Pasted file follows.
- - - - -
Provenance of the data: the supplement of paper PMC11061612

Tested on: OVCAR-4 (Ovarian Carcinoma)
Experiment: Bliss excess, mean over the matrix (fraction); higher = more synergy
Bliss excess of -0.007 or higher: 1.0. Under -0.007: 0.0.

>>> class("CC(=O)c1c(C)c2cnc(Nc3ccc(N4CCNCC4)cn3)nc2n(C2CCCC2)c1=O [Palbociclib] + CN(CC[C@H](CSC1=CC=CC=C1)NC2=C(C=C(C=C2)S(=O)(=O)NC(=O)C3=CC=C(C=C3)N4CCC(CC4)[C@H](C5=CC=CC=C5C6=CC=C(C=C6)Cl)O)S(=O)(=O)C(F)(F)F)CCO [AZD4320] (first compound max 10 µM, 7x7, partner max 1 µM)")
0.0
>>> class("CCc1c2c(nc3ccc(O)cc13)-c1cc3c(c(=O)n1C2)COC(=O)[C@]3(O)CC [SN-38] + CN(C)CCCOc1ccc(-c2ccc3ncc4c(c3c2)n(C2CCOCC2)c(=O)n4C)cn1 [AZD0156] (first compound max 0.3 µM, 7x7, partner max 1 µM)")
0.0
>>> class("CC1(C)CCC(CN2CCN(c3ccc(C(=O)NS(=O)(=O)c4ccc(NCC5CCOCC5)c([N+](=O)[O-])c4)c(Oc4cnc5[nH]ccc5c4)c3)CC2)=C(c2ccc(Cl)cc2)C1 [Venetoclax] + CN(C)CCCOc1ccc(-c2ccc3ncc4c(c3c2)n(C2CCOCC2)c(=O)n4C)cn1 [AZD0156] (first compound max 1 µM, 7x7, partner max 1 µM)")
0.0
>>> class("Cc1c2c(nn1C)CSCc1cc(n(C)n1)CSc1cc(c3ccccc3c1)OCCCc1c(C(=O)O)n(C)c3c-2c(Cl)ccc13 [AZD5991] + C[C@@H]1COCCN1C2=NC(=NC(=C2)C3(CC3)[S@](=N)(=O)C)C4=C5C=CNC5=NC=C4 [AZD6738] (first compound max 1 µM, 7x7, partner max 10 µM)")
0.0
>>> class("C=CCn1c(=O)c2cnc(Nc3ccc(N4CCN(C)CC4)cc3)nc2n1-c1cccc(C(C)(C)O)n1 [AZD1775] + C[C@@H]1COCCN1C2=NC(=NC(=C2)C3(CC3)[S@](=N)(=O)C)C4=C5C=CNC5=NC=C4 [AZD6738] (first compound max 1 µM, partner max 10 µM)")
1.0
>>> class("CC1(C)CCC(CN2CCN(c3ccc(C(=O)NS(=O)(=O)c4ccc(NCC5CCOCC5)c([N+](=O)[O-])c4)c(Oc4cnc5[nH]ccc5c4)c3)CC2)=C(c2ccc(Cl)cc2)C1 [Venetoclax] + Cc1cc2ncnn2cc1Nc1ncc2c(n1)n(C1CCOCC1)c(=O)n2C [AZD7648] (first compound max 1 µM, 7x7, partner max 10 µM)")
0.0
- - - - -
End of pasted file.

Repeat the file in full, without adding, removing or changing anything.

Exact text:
Provenance of the data: the supplement of paper PMC11061612

Tested on: OVCAR-4 (Ovarian Carcinoma)
Experiment: Bliss excess, mean over the matrix (fraction); higher = more synergy
Bliss excess of -0.007 or higher: 1.0. Under -0.007: 0.0.

>>> class("CC(=O)c1c(C)c2cnc(Nc3ccc(N4CCNCC4)cn3)nc2n(C2CCCC2)c1=O [Palbociclib] + CN(CC[C@H](CSC1=CC=CC=C1)NC2=C(C=C(C=C2)S(=O)(=O)NC(=O)C3=CC=C(C=C3)N4CCC(CC4)[C@H](C5=CC=CC=C5C6=CC=C(C=C6)Cl)O)S(=O)(=O)C(F)(F)F)CCO [AZD4320] (first compound max 10 µM, 7x7, partner max 1 µM)")
0.0
>>> class("CCc1c2c(nc3ccc(O)cc13)-c1cc3c(c(=O)n1C2)COC(=O)[C@]3(O)CC [SN-38] + CN(C)CCCOc1ccc(-c2ccc3ncc4c(c3c2)n(C2CCOCC2)c(=O)n4C)cn1 [AZD0156] (first compound max 0.3 µM, 7x7, partner max 1 µM)")
0.0
>>> class("CC1(C)CCC(CN2CCN(c3ccc(C(=O)NS(=O)(=O)c4ccc(NCC5CCOCC5)c([N+](=O)[O-])c4)c(Oc4cnc5[nH]ccc5c4)c3)CC2)=C(c2ccc(Cl)cc2)C1 [Venetoclax] + CN(C)CCCOc1ccc(-c2ccc3ncc4c(c3c2)n(C2CCOCC2)c(=O)n4C)cn1 [AZD0156] (first compound max 1 µM, 7x7, partner max 1 µM)")
0.0
>>> class("Cc1c2c(nn1C)CSCc1cc(n(C)n1)CSc1cc(c3ccccc3c1)OCCCc1c(C(=O)O)n(C)c3c-2c(Cl)ccc13 [AZD5991] + C[C@@H]1COCCN1C2=NC(=NC(=C2)C3(CC3)[S@](=N)(=O)C)C4=C5C=CNC5=NC=C4 [AZD6738] (first compound max 1 µM, 7x7, partner max 10 µM)")
0.0
>>> class("C=CCn1c(=O)c2cnc(Nc3ccc(N4CCN(C)CC4)cc3)nc2n1-c1cccc(C(C)(C)O)n1 [AZD1775] + C[C@@H]1COCCN1C2=NC(=NC(=C2)C3(CC3)[S@](=N)(=O)C)C4=C5C=CNC5=NC=C4 [AZD6738] (first compound max 1 µM, partner max 10 µM)")
1.0
>>> class("CC1(C)CCC(CN2CCN(c3ccc(C(=O)NS(=O)(=O)c4ccc(NCC5CCOCC5)c([N+](=O)[O-])c4)c(Oc4cnc5[nH]ccc5c4)c3)CC2)=C(c2ccc(Cl)cc2)C1 [Venetoclax] + Cc1cc2ncnn2cc1Nc1ncc2c(n1)n(C1CCOCC1)c(=O)n2C [AZD7648] (first compound max 1 µM, 7x7, partner max 10 µM)")
0.0